Annual calendar depicting Champlain area's history published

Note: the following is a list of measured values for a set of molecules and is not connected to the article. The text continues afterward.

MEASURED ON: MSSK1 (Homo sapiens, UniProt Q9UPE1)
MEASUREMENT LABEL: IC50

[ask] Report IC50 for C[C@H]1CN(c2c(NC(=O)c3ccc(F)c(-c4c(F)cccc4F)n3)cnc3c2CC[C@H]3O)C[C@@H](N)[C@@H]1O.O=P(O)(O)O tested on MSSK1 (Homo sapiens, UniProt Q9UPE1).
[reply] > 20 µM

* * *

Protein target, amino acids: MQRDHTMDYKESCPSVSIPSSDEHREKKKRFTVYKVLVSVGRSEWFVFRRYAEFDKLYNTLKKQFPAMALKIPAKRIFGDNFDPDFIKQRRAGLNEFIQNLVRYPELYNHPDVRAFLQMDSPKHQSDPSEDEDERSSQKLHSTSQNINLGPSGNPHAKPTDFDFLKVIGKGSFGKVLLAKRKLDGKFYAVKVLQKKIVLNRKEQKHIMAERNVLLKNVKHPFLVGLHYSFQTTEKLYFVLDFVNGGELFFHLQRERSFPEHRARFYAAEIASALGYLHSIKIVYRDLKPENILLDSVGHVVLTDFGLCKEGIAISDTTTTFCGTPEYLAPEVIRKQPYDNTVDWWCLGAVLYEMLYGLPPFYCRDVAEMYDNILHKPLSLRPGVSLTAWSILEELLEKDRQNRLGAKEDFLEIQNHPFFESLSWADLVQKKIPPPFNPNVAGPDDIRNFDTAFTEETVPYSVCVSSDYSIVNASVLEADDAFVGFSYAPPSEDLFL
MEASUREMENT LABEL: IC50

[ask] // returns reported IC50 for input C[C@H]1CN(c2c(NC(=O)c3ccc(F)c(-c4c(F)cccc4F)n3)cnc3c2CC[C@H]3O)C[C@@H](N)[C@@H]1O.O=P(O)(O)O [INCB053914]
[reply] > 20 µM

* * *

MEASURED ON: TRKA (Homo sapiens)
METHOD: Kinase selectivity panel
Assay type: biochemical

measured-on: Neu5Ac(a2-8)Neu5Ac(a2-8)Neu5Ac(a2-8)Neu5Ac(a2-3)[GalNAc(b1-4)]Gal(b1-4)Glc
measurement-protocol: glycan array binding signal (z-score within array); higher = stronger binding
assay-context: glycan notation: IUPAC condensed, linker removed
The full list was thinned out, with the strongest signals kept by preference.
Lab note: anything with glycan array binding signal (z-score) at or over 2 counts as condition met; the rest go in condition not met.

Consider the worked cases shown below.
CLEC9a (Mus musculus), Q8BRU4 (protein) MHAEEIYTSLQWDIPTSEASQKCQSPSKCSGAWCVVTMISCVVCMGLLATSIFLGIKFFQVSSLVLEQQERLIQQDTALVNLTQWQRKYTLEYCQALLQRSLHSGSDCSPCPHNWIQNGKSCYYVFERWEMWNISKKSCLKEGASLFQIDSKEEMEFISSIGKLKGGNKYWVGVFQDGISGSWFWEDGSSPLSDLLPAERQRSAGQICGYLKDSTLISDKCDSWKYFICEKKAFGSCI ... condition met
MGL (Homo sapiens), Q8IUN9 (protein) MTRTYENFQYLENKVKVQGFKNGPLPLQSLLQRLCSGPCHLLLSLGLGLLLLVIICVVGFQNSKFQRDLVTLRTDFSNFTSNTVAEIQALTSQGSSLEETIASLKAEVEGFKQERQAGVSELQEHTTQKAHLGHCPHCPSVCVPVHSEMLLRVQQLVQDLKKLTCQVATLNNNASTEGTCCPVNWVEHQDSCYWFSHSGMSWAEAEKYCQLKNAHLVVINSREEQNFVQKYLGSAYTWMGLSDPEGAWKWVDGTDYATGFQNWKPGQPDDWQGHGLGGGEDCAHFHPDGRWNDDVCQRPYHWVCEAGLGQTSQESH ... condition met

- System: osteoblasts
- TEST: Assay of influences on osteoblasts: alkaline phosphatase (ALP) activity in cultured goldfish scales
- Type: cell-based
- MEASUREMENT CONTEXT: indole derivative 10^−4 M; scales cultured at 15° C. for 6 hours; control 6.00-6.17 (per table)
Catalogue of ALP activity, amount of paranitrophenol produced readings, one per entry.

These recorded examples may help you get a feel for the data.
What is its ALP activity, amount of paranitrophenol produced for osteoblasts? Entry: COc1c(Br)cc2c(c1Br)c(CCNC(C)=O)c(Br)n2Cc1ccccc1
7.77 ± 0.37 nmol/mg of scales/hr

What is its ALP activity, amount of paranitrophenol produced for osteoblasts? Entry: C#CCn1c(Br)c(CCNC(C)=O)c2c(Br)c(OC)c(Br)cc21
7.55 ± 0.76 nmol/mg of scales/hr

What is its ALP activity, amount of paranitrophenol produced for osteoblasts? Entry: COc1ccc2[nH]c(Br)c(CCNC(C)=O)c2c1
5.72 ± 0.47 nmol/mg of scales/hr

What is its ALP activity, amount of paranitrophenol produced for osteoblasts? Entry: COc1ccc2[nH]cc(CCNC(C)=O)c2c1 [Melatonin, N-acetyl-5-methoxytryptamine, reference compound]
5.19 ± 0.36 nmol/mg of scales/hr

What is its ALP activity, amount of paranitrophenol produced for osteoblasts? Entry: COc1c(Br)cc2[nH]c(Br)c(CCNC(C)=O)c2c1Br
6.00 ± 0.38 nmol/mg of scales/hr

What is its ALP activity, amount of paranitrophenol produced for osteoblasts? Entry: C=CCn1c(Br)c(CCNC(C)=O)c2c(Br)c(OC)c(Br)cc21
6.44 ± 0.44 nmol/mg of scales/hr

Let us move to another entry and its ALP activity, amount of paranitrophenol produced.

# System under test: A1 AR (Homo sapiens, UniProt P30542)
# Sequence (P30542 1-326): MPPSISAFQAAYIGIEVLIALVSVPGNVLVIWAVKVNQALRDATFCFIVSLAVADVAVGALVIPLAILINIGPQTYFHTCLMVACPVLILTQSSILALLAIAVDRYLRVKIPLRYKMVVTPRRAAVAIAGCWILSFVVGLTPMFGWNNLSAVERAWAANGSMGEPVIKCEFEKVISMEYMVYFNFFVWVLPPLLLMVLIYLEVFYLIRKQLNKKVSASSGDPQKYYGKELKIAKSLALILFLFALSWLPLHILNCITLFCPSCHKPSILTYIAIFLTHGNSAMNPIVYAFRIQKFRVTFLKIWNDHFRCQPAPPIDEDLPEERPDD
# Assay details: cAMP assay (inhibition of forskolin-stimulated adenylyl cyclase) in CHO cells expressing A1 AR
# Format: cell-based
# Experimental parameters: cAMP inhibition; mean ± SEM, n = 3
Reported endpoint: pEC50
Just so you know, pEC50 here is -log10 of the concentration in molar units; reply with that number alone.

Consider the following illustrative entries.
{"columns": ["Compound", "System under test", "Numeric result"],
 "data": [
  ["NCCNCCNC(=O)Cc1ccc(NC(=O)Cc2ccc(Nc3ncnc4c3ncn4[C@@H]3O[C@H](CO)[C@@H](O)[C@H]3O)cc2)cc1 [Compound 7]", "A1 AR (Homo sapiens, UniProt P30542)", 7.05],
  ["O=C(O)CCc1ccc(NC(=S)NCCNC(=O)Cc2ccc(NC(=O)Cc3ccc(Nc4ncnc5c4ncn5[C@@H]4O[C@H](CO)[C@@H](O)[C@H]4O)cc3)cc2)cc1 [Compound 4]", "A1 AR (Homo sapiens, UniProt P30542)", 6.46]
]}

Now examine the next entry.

CHAMPLAIN A Vermont man has continued his effort to educate others of the rich history of the Champlain Valley through a calendar he produces year after year. David Patrick, Colchester, Vt., has completed his sixth calendar highlighting both the Town and Village of Champlain in historical black and white photographs. The project, which Mr. Patrick undertook in 2002, has been a means to not only provide education, but serve as a way to raise money for local causes as well. I do the calendar because it is fun and because I want people to know more about Champlain's earlyhistory, said Mr. Patrick, who added he also wants to learn about the history himself. The calendar lets me write about Champlain's history in an easy-to-read format that I know people besides distant relatives would be interested in ... I have a unique opportunity here. Mr. Patricks interest in creating a calendar began in 2002, when trying to decide what to do with photographs and papers in his possession from his great-grandfather's brother, Hugh McLellan. The memorabilia including papers from Pliny Moore, the founder of Champlain and Mr. Patrick and Mr. McLellans common ancestor had been collected by Mr. McLellan from 1915 until his death, spanning more than 50 years. With copies of thousands of pages of material related to Champlain's early history in his possession, at first, Mr. Patrick was interested in creating a picture book. The idea later evolved into the annual calendar he creates today. Typically, development of the calendar is a four-month process, starting in June and wrapping up by October. The upcoming calendar, however, was what Mr. Patrick described as the most ambitious. I actually started it in January by working with a transcription of Pliny's diary made by Hugh McLellan 75 years ago, explained Mr. Patrick. I reverified every line and word in the transcription and made a lot of edits.I then transcribed from scratch the 40 pages of expense ledger that Pliny kept.I could only do two pages a night so this took a month to do.In all, the transcription of his diary and expense ledger took the winter to do. Mr. Patrick then assembled photos and wrote their captions and, in July, he wrote the historical essay portion of the calendar based on the transcriptions he made. The essay, he said, ties many facts together not readily apparent when reading the day-to-day entries in the diary.Fortunately, he was also able to include Pliny Moores entire diary in the calendar, which describes the work done to build Champlain's first sawmill, roads and houses.The diary shows hardship faced by settlers in the Champlain wilderness as they received little support being from a handful of inhabitants. The blacksmith that Pliny brought to Champlainhad tomake every nail from scratch from scrap iron that hescrounged, Mr. Patrick described. Wood was obtained by either cutting the trees themselves and shaping the logs or rowing to Plattsburgh forcut boards. In this years calendar, in addition to the historical essay and photographs, Mr. Patrick was able to include a copy of the first map drawn of the Village of Champlain and a color reproduction of a 1829 painting of Pliny Moore's house.The painting includes Oak, Elm and Prospect streets and shows a scenic river bank in front of the house, of quality Mr. Patrick said he feels people will be amazed. Amazement of the historic calendar is not surprising. Initial copies of the calendar have sold out year after year, leading Mr. Patrick to order larger quantities in subsequent years. Annually, he now orders 350 copies of which he sells the majority. For the past two years, proceeds from calendar sales have gone to a fund to restore the Pliny Moore gazebo once it is moved from Clark Funeral Home to Glenwood Cemetery.Prior to that, proceeds went to the college library in Plattsburgh to help preserve their collection of Champlain papers, a costly process, Mr. Patrick said. But the interest in Mr. Patricks calendars isnt just found locally. Requests for calendars have extended as far as Florida, California and Oregon as well. All of these people have ties to Champlain and usually write short notes about how much they like the calendars, said Mr. Patrick. Some have relatives living in town now and others lived there many years ago. Descendants of the Bredenbergs, a well-known family in Champlain for at least a century, and fellow descendants of Pliny Moore, whom Mr. Patrick identifies as his sixth-cousins, are some, for example. One woman even identified a man in a photo used from 1895 as her grandfather. Its that same enthusiasm for his calendar Mr. Patrick loves to witness from each person who views the calendar for the first time and something he hope to continue to enjoy for years to come. The 2008 Champlain Historic Calendar, which is sold for $13, may be purchased at several locations in the Champlain area including Kinney Drugs at the corner of State Routes 9 and 11; the Village of Champlain office, 1104 State Route 9; the Town of Champlain office, 729 State Route 9; Champlain Memorial Library, 148 Elm St.; and Paquettes Insurance Agency, 1033 State Route 9. The calendar is also available at Cornerstone Drug and Gift, 72 Champlain St., Rouses Point; Conroys Organics, 8173 State Route 9, Beekmantown; and the Corner-Stone Book Shop, 110 Margaret St., Plattsburgh.

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